A Beautiful Mind (PG-13)

Director Ron Howard's bio of Nobel Prize-winning mathematician John Forbes Nash Jr. is the darkest and most complex material the former Opie has yet tackled. Though he makes an effort to mine the inspiration vein whenever possible, he meets the challenge of the tougher stuff with enough success to make the film worth seeing. Alternately gripping and simplistic, it benefits greatly from solid performances. Russell Crowe does not attempt to ingratiate the difficult Nash and is given admirable support by Jennifer Connelly as his spirited but tested wife. The invaluable Ed Harris (who probably would have made a good Nash, too) lends menace as a CIA spook who recruits and haunts Nash. All in all, the best bits lift the film higher than its weaknesses can pull it down. (Pat Holmes)

In the Bedroom (R)

Actor-director (and Portland native) Todd Field has created an angst-ridden, exquisitely agonizing film about middle-class passions, familial love, guilt and repression that's as depressing as it is impressive. Sissy Spacek and Brit actor Tom Wilkinson are flawless as a midlife couple wrestling with grief, and Marisa Tomei shines as their son's older, single-mom lover. The movie's a feast for those who love great acting Ñ but it's a downer that lingers long after the lights come back up. (Dawn Taylor)

The Lord of the Rings: The Fellowship of the Ring (PG-13)

The first installment in the screen adaptation of J.R.R. Tolkien's classic fantasy trilogy is a true epic that seems to have thrilled its makers as much as it should thrill its viewers. The film's distributor would love to have it make tons of money, of course, but director Peter Jackson was clearly in it for love rather than lucre. The passion he brings to the tale is rare enough for any film these days; for a special effects-heavy production such as this, it's nearly unheard-of. (PH)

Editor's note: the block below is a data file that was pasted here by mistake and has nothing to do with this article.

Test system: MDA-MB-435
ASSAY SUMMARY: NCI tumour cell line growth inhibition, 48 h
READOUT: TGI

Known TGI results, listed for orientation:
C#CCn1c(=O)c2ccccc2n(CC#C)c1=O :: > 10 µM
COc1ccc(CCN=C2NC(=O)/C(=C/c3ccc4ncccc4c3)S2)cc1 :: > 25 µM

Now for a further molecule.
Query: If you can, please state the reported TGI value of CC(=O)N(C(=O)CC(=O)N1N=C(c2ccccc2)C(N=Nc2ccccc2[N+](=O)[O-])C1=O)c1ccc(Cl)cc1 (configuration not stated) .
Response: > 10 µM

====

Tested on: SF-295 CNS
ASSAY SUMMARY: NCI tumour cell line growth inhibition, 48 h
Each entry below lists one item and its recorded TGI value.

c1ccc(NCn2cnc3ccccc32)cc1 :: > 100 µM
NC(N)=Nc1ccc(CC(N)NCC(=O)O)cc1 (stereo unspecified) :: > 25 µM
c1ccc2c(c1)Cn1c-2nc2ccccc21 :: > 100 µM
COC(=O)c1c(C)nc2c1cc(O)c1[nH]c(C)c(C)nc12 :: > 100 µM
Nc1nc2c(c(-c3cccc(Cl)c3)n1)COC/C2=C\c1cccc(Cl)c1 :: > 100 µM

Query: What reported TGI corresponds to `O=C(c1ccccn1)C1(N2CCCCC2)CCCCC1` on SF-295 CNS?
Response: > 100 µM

The Royal Tenenbaums (R)

There's no better actor in the movies than Gene Hackman, and this drolly eccentric family saga gives him his best role in years as the pater unfamilias of a family of former prodigies. The children (Gwyneth Paltrow, Ben Stiller, Luke Wilson) of Hackman's ne'er-do-well Royal Tenenbaum all had promising futures thwarted by the departure of their father. Now he is back to try to reclaim the love of those children and the wife (Anjelica Huston) who had to raise them alone. As directed by Wes Anderson ('Rushmore,' 'Bottle Rocket'), this is a wonderfully off-kilter comedy that slowly and almost imperceptibly reveals a surprising depth and poignancy. Hackman's performance is a triumph, and Anderson's style is curiously compelling (like his deadpan use of widescreen imagery). The film is one of the year's best Ñ a perfect Christmas gift to give yourself. (PH)

The Shipping News (R)

Kevin Spacey eschews his usual firecracker performance style to play a mopey sad sack, battered by love, who moves to a small Newfoundland fishing village. Surrounded by quirky townsfolk, he meets an improbably gorgeous single mom (Julianne Moore), gets life lessons from his crusty aunt (Judi Dench) and starts to grow a spine. Uplifting Oscar material for fans of Lasse Hallstršm ('What's Eating Gilbert Grape,' 'The Cider House Rules'). (DT)

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